The rule is: don’t read the comments.
Sometimes, though, I’m human and can’t resist, or the comments come to me.
One of the common questions raised in response to my InRange series is how effective these kitty kat key chains are as a self-defense tool. Mine here are metal and ordered directly from an online retailer that specializes in this and closely related products. I was lucky that when it arrived, it showed some issues with paint finish, but not seams or other rough spots in the openings fingers are intended to go through. It was also somewhere in the neighborhood of appropriately-sized. All of this is more than I can say for some others I’ve seen, especially the plastic examples or those molded in resin using widely available molds and widely varying levels of craftsmanship.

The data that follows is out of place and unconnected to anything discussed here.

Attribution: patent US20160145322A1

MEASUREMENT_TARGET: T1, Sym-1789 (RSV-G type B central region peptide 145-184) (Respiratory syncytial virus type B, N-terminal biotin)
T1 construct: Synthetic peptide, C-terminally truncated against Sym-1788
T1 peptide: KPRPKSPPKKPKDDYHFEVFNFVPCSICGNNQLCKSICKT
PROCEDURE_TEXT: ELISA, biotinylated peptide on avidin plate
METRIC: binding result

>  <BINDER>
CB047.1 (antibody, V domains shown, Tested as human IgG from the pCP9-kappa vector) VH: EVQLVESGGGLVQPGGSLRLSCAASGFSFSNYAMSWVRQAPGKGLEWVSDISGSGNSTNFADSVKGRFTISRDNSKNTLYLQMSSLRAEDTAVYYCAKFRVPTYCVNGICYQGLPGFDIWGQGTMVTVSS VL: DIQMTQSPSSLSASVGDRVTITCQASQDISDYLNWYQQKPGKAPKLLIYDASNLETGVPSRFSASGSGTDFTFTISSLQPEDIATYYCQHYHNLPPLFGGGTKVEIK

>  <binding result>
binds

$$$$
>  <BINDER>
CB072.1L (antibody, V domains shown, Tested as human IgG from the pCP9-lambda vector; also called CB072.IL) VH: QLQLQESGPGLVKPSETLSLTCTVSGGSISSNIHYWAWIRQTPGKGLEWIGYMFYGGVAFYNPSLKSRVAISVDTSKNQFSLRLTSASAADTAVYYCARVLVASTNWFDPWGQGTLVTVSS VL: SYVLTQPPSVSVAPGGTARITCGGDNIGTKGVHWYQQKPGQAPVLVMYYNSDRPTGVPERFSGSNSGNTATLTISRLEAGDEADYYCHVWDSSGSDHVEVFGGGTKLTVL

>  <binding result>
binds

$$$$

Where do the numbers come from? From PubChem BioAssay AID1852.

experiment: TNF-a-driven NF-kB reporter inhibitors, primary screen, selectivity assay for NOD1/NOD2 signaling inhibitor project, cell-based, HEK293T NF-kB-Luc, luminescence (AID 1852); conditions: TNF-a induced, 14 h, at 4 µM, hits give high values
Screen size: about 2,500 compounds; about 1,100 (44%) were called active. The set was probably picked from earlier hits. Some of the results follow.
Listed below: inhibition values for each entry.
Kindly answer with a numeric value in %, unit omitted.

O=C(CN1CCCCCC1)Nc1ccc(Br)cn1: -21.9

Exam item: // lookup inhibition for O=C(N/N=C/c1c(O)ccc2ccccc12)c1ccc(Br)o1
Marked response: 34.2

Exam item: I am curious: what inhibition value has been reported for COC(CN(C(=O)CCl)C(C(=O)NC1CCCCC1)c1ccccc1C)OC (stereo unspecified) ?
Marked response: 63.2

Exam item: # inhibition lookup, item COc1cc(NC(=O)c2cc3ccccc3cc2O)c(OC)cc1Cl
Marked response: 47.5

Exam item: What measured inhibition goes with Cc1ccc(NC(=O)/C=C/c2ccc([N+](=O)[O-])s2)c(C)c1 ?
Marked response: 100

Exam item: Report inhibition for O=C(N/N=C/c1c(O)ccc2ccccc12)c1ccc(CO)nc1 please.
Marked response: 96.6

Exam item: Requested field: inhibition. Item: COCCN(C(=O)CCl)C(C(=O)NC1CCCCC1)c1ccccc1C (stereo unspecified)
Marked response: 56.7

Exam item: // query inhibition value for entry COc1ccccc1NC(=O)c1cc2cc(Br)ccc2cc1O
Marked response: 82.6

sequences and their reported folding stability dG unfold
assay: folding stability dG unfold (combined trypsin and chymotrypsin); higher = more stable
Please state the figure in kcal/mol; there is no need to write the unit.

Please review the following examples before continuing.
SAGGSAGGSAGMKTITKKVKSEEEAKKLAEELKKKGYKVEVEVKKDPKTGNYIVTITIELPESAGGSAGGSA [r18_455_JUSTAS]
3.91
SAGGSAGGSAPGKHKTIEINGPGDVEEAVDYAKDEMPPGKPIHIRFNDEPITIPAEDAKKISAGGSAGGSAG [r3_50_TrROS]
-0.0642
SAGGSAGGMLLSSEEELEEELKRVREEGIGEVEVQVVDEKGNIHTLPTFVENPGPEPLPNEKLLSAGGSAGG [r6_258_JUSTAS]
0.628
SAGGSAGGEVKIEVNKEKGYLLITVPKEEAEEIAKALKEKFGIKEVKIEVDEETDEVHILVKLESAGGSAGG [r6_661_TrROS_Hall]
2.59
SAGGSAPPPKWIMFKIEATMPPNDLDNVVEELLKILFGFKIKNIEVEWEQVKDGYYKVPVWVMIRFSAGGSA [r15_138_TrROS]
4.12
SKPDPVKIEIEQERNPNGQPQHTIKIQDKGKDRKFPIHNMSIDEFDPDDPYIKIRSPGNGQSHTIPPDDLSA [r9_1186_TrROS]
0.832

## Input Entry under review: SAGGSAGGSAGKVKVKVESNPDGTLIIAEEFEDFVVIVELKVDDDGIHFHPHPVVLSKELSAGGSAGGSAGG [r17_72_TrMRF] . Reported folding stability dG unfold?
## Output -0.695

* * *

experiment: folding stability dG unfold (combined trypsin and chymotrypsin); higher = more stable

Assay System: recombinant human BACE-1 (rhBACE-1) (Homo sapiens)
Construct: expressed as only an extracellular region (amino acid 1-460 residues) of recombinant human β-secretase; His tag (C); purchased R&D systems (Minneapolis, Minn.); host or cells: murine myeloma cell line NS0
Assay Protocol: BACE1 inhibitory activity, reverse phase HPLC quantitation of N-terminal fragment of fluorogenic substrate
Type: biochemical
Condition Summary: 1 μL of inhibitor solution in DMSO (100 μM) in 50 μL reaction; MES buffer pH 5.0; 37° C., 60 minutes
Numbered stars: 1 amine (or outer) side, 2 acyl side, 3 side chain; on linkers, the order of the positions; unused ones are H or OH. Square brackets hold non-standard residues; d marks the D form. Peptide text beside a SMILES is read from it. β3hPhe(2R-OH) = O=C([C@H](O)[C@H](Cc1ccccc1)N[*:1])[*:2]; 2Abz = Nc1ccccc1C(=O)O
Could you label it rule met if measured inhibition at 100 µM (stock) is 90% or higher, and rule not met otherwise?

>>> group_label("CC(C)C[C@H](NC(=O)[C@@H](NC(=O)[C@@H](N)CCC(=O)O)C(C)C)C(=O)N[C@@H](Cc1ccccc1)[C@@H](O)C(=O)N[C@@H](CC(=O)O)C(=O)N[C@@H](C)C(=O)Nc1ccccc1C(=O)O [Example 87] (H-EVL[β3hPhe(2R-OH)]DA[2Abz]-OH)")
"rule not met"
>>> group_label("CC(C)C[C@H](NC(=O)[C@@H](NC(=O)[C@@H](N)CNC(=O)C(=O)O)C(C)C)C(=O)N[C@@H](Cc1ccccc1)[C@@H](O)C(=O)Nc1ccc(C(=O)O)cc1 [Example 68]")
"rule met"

Nevertheless, while not as dangerous as using actual keys as a force multiplier, these toys have their own drawbacks primarily related to how thin they are. They don’t spread the force of a punch as effectively as properly constructed and fitted brass knuckles so they can injure your hands through impact. Worse, they can cause degloving injuries because of the thin, ring-like nature of the eyes that the fingers go through and the fact that the sharp, pointy ears can get stuck and as you draw back to strike again, you could pull your fingers out at very wrong angles. All that, and they’re still as illegal as brass knuckles in many jurisdictions.
However, there is one way I’ve come up where they can be used relatively safely and somewhat effectively. I demonstrate in the video attached to this post, but let me be clear: I’m not recommending that you go out and buy these as a safety tool. But if you or someone you know already has a set and insists on continuing to carry them around, at least know this better way to use them.